As hard as it is learning from home for students, it can be even more difficult for students with disabilities.
Children with special needs are faced with a different set of learning challenges because of COVID-19. That’s why special education teachers are doing their best to ensure their students don’t fall behind.
We spoke with two local special education teachers to see how different the challenges they’re facing.
Ashley Brown who is a Special Education Teacher at Mandan Middle School says, “School is a structured safe place for them and when they don’t have that– that’s hard.”
Brown is not just taking care of her baby boy but she also teaches nine of her students with special needs–which requires a different kind of attention.
“We have a really close bond. I work with a lot of kids that have emotional disorders…” Brown says, “so lots of high anxiety, some behavioral issues, and lots of autism so — it can be tricky for them to not have that connection time.”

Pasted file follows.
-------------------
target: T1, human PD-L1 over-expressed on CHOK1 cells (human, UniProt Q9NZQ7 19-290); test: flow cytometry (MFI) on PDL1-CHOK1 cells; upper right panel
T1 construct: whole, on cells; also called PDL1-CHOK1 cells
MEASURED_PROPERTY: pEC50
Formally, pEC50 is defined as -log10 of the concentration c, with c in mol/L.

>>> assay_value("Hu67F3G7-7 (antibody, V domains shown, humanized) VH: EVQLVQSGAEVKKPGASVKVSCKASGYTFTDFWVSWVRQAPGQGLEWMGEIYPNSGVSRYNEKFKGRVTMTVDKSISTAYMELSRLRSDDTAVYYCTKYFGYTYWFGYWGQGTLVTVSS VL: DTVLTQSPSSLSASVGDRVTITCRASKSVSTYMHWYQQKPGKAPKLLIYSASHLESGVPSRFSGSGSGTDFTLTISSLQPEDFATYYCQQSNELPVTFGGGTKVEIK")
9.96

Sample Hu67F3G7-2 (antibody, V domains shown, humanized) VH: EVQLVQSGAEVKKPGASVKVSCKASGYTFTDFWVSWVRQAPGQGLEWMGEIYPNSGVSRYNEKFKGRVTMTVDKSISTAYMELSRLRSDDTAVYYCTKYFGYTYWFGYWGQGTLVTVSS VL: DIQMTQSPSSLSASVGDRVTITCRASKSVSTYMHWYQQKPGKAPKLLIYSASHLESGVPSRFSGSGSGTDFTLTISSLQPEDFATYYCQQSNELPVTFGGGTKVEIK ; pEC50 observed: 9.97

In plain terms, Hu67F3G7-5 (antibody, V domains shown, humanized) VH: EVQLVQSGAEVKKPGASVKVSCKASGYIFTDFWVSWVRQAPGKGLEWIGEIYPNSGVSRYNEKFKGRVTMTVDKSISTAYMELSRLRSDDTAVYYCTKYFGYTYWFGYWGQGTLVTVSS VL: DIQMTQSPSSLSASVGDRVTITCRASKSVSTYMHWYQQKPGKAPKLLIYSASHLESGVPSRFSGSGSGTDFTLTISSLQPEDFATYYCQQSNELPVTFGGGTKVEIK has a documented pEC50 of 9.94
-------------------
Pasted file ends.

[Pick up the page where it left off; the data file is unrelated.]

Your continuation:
Liberty Elementary’s Special Education Teacher JenaLee Narum would agree. She says it has been weird for her students to see her over the computer instead of in person. Both teachers have had to make some adjustments.
JenaLee Narum says “Doing online stuff might not be the right fit for them. So we actually send in books to them and they get a little bit more hands on material.”
Brown says, “I do like a whole group conference where all the kids can come together once a week and then we talk with parents lots too — so there are lots of different ways to get those times in but it’s obviously not like it is in the classroom.”
It’s still a work in progress, but both teachers say the most important thing they can do for thier students is to just let them know they are there for them.
“I think what it really is …” Narum says, “is working with your families and communicating with your families because that’s where I’ve learned the most.”
“We don’t start teaching special ed or start teaching anyway just to do it. So if you just keep putting your heart into it then it will make it work,” says brown.
Both of the teachers say they miss their students a lot and they appreciate positive support from parents and other teachers.
They say the hardest part is not having that in-person interaction– which is vital for students with special needs.